Temporal distribution of the number of polychaete records in the Mediterranean Sea present in the Ocean Biogeographic Information System (OBIS) and new contributions by the MidMedPol dataset. Only records from OBIS that contain information about the collection year were included, and data from before 1960 were omitted for reasons of clarity. a number of records for all depths, b number of records in the depth range of 0–5m. Diagrams based on the data from Suppl. material 1.

Sampling description: 

Samples from Crete were collected from two sites, Alykes and Elounda. Both sites were sampled in September 2007, Alykes in June 2008 and Elounda in February 2009. Strong wave action prevented the site in Elounda from being sampled concurrently with the site in Alykes during the second year. Samples were collected according to the NaGISA protocol (Iken and Konar 2003). At each site, the high, mid- and low midlittoral zone was determined and five random replicate units were collected from each zone by placing a plexiglas frame (25x25 cm) on the substrate and scraping the framed area completely. The samples were then collected with a netted shovel into plastic bags, washed through a 0.5 mm mesh sieve and fixed in 99% ethanol. In the laboratory, all samples were identified to the most precise taxonomic level possible, using the most recent literature for the taxon. Animals without a head were considered as fragments and were not identified. The individual taxon counts were directly entered into electronic worksheets (Microsoft Excel), along with all metadata concerning the identification (date, identifier, notes, literature used). Thus, the introduction of additional errors during the transcription of lab notes into an electronic format was avoided.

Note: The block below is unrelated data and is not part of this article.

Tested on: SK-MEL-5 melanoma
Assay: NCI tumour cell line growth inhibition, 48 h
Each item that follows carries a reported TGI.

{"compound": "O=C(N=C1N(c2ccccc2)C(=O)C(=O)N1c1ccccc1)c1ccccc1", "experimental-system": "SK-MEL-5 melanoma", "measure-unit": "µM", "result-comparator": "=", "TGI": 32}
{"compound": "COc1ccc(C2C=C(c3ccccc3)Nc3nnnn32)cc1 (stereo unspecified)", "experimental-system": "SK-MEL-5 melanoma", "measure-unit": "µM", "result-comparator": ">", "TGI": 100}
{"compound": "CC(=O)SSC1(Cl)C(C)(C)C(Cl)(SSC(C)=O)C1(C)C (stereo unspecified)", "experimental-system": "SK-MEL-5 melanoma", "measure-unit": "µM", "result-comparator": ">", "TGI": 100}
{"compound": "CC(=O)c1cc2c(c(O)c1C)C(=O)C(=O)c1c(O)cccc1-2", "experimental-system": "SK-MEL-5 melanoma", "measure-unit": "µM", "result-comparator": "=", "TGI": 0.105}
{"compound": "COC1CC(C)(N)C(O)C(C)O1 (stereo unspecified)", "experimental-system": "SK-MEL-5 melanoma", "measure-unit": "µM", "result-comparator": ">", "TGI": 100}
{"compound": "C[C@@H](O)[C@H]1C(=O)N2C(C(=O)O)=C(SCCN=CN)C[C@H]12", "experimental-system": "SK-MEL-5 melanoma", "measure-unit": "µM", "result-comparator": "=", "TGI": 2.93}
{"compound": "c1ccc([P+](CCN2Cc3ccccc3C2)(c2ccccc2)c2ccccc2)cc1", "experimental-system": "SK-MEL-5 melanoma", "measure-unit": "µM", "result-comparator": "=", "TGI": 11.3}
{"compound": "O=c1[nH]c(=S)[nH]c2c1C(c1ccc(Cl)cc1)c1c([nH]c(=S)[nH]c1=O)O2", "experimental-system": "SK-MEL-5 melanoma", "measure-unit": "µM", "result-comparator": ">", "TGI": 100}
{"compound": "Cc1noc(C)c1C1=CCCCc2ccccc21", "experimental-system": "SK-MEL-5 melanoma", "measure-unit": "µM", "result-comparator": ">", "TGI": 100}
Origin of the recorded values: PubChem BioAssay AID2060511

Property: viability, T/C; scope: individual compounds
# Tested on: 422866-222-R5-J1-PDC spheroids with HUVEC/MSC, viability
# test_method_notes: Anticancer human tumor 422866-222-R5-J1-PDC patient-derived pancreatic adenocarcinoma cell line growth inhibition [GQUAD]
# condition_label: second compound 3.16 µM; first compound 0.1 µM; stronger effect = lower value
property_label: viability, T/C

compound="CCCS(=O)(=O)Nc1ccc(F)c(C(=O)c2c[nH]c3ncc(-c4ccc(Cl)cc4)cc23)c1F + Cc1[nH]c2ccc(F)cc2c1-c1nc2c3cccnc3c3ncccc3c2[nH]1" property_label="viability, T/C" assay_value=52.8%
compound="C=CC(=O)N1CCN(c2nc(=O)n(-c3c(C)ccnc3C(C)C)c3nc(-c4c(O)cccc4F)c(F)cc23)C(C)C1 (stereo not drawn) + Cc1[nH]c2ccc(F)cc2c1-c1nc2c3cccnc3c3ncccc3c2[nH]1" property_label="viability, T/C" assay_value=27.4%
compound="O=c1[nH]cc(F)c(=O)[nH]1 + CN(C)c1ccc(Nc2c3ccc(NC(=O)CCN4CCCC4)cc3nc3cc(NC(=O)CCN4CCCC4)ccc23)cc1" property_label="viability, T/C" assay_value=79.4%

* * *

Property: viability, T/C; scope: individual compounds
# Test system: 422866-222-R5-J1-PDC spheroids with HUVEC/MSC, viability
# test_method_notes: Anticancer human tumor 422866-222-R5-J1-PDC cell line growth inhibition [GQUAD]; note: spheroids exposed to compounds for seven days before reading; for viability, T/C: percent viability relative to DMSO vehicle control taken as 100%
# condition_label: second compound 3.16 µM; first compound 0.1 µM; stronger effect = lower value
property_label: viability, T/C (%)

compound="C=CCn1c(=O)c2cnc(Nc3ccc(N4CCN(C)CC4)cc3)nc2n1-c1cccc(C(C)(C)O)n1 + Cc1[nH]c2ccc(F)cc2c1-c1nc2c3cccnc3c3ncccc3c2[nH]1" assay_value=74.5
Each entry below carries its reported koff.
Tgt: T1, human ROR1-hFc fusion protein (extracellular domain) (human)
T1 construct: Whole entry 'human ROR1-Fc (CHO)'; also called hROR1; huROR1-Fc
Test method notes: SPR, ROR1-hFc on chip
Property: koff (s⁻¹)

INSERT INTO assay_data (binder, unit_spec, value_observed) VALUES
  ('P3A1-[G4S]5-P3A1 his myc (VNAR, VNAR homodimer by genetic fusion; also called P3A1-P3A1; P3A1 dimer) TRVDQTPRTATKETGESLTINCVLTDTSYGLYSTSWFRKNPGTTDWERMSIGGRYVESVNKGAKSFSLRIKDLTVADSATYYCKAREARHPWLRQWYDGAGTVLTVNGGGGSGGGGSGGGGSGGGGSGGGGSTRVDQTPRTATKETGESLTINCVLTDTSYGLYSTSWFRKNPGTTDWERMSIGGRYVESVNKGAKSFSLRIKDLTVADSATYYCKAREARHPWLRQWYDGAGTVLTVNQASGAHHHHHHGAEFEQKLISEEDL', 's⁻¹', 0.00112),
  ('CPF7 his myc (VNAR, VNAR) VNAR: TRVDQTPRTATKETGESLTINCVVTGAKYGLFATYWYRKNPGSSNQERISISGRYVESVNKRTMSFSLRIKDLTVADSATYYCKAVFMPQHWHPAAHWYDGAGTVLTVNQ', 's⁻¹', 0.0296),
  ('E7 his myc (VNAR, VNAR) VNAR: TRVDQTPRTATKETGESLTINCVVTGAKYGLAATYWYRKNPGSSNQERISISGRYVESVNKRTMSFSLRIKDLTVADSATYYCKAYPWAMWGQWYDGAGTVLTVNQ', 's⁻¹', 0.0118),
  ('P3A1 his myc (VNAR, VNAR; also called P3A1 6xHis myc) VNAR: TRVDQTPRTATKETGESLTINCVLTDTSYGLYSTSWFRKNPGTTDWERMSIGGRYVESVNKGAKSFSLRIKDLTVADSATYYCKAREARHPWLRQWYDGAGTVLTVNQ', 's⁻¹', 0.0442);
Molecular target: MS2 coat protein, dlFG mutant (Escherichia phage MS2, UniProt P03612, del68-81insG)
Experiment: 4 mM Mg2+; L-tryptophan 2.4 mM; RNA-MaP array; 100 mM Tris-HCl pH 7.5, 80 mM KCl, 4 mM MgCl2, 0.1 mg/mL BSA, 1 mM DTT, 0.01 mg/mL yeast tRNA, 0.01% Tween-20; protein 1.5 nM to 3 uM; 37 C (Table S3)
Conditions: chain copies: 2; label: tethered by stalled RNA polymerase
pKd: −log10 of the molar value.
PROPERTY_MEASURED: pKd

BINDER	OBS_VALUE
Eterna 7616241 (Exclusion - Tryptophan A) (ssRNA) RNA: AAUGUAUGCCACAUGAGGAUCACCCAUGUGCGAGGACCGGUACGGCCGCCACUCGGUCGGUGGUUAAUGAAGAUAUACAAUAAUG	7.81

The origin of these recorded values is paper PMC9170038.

Samples from Evripos channel, Thermaikos Gulf, Chalkidiki and Porto-Lagos were collected from September 1997 until October 1997. At each site, five random replicate units were collected. Two kind of samplers were used: (a) a metallic frame (20x20 cm) with a 0.5 mm mesh bag attached to its upper part (Chintiroglou and Koukouras 1992); (b) an iron frame (20x20 cm) with plastic threads woven through holes on the sides of the frame, forming a grid. The framed surface of the substrate was scraped and collected into plastic bags with 10% formalin. In the laboratory, the samples were washed through a 1.5 mm and a 0.5 mm mesh sieve and fixed in 5% formalin. All samples were sorted into major taxonomic groups and identified to species level using various identification keys, but only the polychaete species were digitised and included in the present dataset, in order to form a thematic entity. Data from the five replicates were pooled, the dataset for these records thus contains the average of abundances.

Samples from Italy were collected in 1984, 1986 and 1989. In Zingaro, samples were collected in spring of 1984, in Capo Gallo in spring, autumn and winter of 1986 and in Balestrate once per season in 1989. The number of replicate units per sample vary between 4 and 13. Samples were collected by scraping the surface of a 20x20 cm square, stored in plastic bags and subsequently fixed in a 5% solution of sea water and formalin.In the laboratory, samples were sieved through a 0.5 mm mesh size and preserved in 75% ethanol. Polychaetes were sorted into families and then identified to species level using various identification keys.

Quality control: 

All scientific names were standardised against the World Register of Marine species using the Taxon Match tool (http://www.marinespecies.org/aphia.php?p=match). If recent taxonomic reviews were available that had not been incorporated into WoRMS at the time of standardisation, nomenclature follows those reviews. Subjective synonyms were kept in the dataset as they had been originally recorded, with a reference to the currently accepted name.

Step description: 

The samples had been obtained independently by three different research teams over a period of 25 years as described in detail above. In an attempt to assemble polychaete occurrence data of the Mediterranean midlittoral zone, the datasets included in this study were obtained from the respective colleagues, cross-checked, annotated, quality-controlled and transformed into a standard electronic format (Fig. 3).